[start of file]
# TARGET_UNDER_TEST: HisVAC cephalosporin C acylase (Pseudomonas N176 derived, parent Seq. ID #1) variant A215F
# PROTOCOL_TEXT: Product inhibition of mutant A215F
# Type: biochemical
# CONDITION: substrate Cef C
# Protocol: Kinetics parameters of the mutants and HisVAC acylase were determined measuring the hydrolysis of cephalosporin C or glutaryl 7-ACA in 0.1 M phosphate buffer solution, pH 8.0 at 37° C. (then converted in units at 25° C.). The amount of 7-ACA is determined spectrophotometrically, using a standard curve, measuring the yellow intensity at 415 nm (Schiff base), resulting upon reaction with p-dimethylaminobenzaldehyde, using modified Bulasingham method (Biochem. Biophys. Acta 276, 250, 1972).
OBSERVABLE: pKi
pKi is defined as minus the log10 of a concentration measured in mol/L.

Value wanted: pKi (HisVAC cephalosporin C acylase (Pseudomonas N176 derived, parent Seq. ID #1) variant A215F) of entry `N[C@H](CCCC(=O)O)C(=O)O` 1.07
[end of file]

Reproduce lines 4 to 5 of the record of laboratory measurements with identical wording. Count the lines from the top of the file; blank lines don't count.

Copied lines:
# CONDITION: substrate Cef C
# Protocol: Kinetics parameters of the mutants and HisVAC acylase were determined measuring the hydrolysis of cephalosporin C or glutaryl 7-ACA in 0.1 M phosphate buffer solution, pH 8.0 at 37° C. (then converted in units at 25° C.). The amount of 7-ACA is determined spectrophotometrically, using a standard curve, measuring the yellow intensity at 415 nm (Schiff base), resulting upon reaction with p-dimethylaminobenzaldehyde, using modified Bulasingham method (Biochem. Biophys. Acta 276, 250, 1972).